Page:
How far inland can tsunamis go?

It really depends on where the earthquake or event to trigger the tsunami has occurred and where it is heading as Daniel pointed out. Anywhere from 10s of minutes if near the coast of a continent and up to 24 hours.

Tsunamis can travel as far as 10 miles (16 km) inland, depending on the shape and slope of the shoreline. Hurricanes also drive the sea miles inward, putting people at risk.

The largest waves, in theory, could travel up to 16 miles inland. How long the water would remain on the land depends entirely on the altitude and lay of the land. It would of course stay longer in low-lying areas, and retreat at once from higher altitudes.

With wave speeds that can reach as much as 435 miles per hour, a tsunami can travel as far inland as 10 miles, depending on the slope and the shape of the shoreline that it is traveling across.

How long for a tsunami after an earthquake?

Tsunami waves can travel up to 800 km/hr (the speed of jets!) in deep waters and become slower at shallow depths. If you lived in Chile and an earthquake produces a tsunami just offshore, then the tsunami could reach the coast of Chile in just 15 to 30 minutes.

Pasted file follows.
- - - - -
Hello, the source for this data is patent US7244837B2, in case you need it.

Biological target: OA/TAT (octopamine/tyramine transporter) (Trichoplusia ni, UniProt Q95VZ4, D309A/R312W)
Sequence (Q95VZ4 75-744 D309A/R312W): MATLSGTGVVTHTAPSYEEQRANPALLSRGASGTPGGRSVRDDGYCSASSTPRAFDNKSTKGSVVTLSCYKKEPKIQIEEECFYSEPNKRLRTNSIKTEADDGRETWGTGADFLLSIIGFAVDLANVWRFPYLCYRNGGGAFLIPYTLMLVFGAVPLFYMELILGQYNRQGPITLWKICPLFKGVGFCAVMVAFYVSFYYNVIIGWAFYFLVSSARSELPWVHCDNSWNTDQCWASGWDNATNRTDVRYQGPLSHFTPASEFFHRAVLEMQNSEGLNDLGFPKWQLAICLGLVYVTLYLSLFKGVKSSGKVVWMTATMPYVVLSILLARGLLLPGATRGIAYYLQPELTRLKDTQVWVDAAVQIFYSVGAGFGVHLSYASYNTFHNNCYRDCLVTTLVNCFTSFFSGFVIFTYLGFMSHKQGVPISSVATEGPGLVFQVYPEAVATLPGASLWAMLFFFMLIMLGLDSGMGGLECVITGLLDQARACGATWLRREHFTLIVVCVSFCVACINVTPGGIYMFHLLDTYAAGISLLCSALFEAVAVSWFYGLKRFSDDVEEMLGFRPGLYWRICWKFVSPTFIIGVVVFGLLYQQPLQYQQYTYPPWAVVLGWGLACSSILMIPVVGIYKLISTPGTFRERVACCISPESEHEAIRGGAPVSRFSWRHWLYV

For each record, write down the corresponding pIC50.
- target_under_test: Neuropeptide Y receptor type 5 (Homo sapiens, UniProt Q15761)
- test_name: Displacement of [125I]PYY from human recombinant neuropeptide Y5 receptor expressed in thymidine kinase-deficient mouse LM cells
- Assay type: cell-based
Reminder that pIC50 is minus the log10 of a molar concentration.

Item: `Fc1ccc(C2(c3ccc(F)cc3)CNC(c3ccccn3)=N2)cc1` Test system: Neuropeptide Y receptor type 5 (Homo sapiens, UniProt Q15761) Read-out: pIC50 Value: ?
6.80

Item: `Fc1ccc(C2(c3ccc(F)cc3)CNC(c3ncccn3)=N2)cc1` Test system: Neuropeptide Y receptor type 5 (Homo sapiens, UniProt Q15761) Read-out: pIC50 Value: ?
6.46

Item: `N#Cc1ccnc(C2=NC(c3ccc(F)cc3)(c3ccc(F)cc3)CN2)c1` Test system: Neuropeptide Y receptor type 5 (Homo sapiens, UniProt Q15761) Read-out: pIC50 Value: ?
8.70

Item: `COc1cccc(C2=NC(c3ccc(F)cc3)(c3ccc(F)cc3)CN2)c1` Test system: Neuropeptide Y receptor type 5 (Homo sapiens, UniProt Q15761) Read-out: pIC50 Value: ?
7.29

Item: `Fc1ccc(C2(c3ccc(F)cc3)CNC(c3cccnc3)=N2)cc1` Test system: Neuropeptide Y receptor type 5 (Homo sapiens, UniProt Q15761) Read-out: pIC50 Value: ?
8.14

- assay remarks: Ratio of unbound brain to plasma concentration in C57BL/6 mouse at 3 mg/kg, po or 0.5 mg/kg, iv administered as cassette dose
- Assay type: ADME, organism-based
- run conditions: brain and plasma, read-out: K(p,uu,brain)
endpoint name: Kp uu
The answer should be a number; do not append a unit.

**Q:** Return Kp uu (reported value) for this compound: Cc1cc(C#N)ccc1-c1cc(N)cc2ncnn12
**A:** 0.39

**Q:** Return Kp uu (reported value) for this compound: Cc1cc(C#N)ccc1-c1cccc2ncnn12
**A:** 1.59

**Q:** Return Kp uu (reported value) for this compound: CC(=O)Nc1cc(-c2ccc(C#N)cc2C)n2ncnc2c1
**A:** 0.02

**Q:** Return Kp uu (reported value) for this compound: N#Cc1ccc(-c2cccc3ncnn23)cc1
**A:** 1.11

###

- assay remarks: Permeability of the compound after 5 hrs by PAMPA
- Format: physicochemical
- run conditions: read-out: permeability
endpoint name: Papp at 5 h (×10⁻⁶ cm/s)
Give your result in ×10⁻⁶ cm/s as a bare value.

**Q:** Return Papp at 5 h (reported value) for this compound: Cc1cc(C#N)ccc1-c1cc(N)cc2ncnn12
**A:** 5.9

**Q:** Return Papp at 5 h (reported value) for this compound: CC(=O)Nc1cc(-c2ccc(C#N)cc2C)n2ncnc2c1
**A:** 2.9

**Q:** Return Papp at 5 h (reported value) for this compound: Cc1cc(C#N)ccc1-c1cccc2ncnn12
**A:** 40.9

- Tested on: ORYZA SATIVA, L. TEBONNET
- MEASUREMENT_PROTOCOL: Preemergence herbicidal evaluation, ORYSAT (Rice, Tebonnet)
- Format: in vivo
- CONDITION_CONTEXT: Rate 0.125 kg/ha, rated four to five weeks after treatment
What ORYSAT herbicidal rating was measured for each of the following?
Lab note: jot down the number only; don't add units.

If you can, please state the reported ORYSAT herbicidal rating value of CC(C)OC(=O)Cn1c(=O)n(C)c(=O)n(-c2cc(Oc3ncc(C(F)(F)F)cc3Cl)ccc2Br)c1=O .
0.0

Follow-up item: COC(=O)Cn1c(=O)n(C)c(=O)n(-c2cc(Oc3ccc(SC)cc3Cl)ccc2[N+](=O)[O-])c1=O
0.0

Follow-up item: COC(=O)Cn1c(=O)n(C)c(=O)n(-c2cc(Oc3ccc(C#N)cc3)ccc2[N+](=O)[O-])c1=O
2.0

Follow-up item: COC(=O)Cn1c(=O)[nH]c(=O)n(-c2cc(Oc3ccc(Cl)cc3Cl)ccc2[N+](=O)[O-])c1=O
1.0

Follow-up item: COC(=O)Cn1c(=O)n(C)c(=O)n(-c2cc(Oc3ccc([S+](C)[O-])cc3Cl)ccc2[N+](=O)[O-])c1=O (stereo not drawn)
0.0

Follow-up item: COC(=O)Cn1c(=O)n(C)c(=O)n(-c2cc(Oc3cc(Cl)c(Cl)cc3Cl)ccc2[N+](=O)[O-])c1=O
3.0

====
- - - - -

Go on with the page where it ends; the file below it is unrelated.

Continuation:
How do you calculate tsunami?

When Earth moves water. Traditionally, scientists have looked at the earthquake itself – using location, magnitude, and depth – to estimate the size and direction of the tsunami. References, for more information, looking back to look ahead, and a new wave of data too are a few extra items to take a look at.

And even though authorities claim that the threat to Florida is “remote”, it might surprise you to learn that there are “Tsunami Hazard Zone” signs on Florida beaches. If a highly unusual event (such as a giant meteor hitting the Atlantic Ocean) caused a giant tsunami that hit Florida, the devastation would be absolutely unimaginable.

How far inland does a Category 5 hurricane go?

Hurricanes can travel up to 100 – 200 miles inland. However, once a hurricane moves inland, it can no longer draw on heat energy from the ocean and weakens rapidly to a tropical storm (39 to 73 mph winds) or tropical depression.